The usual questions a rational health citizen might ask when selecting a physician based on quality aren’t consistently yielding the best choices, according to a study funded by The Commonwealth Fund, Associations Between Physician Characteristics and Quality of Care.

Researchers found that individual physician-comparative parameters such as malpractice claims and disciplinary actions, years in practice or medical school ranking had no significant association with better quality performance. Female physicians (vs. male) and Board certification had small significance, 1.6 points and 3.3 points, respectively.

This study’s results demonstrate that the metrics consumers assume should be useful proxies for physician quality aren’t as useful as they might have thought. On average, physicians provided 63% of recommended care based on community standard guidelines. This average varied based on conditions, with the low of 31% for cataract care to 68% for congestive heart failure.

The study was conducted by analyzing claims data from 1.13 million patients treated by 10,408 physicians in Massachusetts in 2004 and 2005. These data were compared with publicly available data on physicians’ characteristics from the Massachusetts Board of Registration in Medicine such as gender, medical school graduation date, board certification, and malpractice claim payments. The researchers are associated with RAND and the University of Pittsburgh School of Medicine.

Health Populi’s Hot Points:  What’s the thoughtful, quality-seeking health citizen in the U.S. to do? The study authors say, “look to public reporting of individual quality data.”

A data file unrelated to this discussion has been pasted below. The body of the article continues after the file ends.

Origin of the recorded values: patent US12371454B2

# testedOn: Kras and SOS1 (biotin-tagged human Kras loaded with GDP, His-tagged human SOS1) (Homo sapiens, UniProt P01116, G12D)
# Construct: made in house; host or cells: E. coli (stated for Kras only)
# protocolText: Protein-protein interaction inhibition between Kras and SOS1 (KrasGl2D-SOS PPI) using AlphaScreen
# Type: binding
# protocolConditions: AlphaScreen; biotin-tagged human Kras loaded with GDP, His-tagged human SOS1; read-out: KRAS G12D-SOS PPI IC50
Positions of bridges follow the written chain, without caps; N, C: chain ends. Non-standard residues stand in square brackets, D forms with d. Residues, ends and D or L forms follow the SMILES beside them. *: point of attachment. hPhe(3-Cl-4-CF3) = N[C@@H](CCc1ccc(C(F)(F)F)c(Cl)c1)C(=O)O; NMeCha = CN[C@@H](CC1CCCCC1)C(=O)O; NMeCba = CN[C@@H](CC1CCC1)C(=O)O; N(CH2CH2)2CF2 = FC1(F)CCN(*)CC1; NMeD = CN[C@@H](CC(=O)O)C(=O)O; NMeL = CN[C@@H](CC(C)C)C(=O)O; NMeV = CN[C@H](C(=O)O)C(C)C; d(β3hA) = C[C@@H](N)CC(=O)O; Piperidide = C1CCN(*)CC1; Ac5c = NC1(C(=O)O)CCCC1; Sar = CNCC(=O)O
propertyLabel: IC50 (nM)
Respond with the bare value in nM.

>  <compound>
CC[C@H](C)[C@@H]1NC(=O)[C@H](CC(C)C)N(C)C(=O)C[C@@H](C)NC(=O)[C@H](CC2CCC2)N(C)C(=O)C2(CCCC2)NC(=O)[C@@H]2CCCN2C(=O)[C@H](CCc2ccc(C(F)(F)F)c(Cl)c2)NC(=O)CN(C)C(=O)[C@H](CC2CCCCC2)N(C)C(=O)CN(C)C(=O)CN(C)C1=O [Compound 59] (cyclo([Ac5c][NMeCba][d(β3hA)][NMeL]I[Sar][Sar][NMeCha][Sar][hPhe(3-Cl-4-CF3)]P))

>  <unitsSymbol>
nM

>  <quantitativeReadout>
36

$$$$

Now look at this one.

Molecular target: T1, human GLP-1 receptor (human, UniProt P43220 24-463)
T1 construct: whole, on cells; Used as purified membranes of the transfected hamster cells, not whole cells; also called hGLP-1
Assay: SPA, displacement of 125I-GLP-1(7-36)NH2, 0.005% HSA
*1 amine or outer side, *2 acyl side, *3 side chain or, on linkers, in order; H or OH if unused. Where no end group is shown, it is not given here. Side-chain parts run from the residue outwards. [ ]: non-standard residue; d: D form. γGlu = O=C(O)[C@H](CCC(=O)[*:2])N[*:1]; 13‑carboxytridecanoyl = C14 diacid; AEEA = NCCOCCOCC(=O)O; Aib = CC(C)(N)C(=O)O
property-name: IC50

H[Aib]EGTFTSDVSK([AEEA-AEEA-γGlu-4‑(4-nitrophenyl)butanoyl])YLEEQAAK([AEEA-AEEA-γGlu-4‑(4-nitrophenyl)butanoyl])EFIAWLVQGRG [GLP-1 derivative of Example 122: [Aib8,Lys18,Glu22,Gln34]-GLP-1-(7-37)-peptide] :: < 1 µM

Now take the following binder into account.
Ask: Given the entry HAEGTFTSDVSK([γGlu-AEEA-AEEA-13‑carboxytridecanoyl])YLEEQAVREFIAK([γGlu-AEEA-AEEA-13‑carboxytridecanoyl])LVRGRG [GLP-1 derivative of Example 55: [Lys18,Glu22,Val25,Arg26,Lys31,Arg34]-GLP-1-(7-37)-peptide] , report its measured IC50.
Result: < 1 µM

People in the U.S. have been charged with taking on more personal and individual responsibility to seek health care and pay more out-of-pocket. This study demonstrates that people don’t have access to the necessary information they need to become fully engaged, well-informed consumers: full, useable, and complete information is a pre-cursor for a market to work (according to the economist’s definition of “market”). Thus, while we use the phrase ‘health consumer’ in the U.S., it’s clear we’re not yet ready for the playing that primetime role yet.

Public reporting of physician quality metrics may be the ‘place’ to go for such information, but those sources aren’t yet comprehensive and fully populated. Thus, health citizens in the U.S. will be forced to use the somewhat unhelpful proxy measures and word-of-mouth from friends and family –still a prevailing form of trusted quality reporting for many people.